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Re: [IP] Am I Doing Everything Wrong?

<< I'm so frustrated and depressed that I'm seriously considering quitting the
pump. >>


Sounds like you have several major stressors in your life right now.
Stepping back and giving yourself some slack might be a good idea at this
point.  It does take time to get used to pumping, especially since you are
also still trying to get used to the idea of tight control.  Here are a few

If you want to keep trying with the pump, then try a different type of
infusion set.  It sounds like a lot of your stress comes from trying to
insert the tenders.  The MiniMed sof-sets WILL work in your Disetronic
pump.  They have an automatic insertion device, called a "Sof-serter" that
makes insertion a lot easier.  If you aren't extremely thin, they would
probably work for you.  If you decide to go this route, you'll need to make
sure and order the sof-serter -- I don't think it is automatically shipped
with the sof-sets.

Yes, you might want to verify your basal rates by fasting.  If your basals
are off, then it will throw everything else out of whack.  After that,
verify your carb to insulin ratio.  Eat something that you are "sure" of
the carb content, and check your bg two hours later.  If you are too high,
adjust your ratio down, too low -- adjust it up.  Try the same food again
and see if you get better results.

If you decide to take a break from the pump, until some other things in
your life settle down, that's OK.  It doesn't mean you are a failure, or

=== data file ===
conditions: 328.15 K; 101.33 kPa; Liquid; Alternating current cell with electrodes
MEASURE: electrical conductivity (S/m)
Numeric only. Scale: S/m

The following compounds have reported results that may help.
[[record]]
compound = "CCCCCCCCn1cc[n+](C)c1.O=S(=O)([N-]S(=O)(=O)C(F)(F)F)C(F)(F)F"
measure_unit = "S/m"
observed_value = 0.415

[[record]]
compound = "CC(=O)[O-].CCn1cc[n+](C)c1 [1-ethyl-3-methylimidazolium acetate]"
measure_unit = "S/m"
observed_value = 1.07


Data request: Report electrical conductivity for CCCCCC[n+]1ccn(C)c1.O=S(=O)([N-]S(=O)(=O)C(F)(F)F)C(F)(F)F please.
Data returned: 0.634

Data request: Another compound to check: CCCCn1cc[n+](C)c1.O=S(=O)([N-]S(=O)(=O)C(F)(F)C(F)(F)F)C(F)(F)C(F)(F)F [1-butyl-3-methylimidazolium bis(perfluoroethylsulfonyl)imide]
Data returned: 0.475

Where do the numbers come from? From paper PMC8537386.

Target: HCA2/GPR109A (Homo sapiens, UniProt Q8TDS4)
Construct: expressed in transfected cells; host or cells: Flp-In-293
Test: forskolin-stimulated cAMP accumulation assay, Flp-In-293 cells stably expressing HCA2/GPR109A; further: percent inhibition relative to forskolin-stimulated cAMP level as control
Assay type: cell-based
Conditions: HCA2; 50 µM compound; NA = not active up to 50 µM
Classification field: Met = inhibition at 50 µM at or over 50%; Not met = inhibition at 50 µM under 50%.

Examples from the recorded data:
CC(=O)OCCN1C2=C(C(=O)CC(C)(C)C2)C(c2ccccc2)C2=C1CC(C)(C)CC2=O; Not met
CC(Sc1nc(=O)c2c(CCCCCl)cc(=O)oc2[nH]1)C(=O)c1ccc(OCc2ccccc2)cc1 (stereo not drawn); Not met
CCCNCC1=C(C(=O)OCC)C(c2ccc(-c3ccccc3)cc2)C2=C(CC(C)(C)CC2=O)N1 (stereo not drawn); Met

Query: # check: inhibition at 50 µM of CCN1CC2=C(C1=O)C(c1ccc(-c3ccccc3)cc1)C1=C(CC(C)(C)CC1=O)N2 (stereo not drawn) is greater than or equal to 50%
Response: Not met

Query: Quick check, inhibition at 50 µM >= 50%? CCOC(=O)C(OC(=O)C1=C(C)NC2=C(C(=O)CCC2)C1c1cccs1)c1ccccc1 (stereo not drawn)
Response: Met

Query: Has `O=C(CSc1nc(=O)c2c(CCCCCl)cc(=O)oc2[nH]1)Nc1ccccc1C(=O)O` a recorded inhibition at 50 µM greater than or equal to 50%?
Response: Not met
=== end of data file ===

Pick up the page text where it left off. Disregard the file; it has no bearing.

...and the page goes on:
that you have failed with pumping.  You need to look at your overall
well-being and do what is best.  Perhaps after you get a new job, and
you've smoothed things over with your wife, you should give the pump
another chance.  If you do this, though, you don't have to totally let go
of your diabetes control.  You can still count carbs and check your blood
sugar just as you would if you were pumping.  Note that I said "check" your
blood sugar.  Think of it as information for your benefit -- not a "test"
to be passed or failed.  It's just data, and is only temporary -- it will
change. :-)

Many people don't see an endo.  If you are happy with your internist and
CDE, then go with it.  If they aren't as familiar with pumping, then you
may have to do some of the "learning" yourself.  The book "Pumping Insulin"
will give you a lot of help, and we (the list) can always help answer

Take a deep breath and be kind to yourself.  Pumping isn't always a bed of
roses and NOBODY is perfect.

Best wishes,
Mary Jean 
(who still takes a deep breath and hesitates when it's time to insert that
silhouette / tender needle -- I've been using them for almost two years!)

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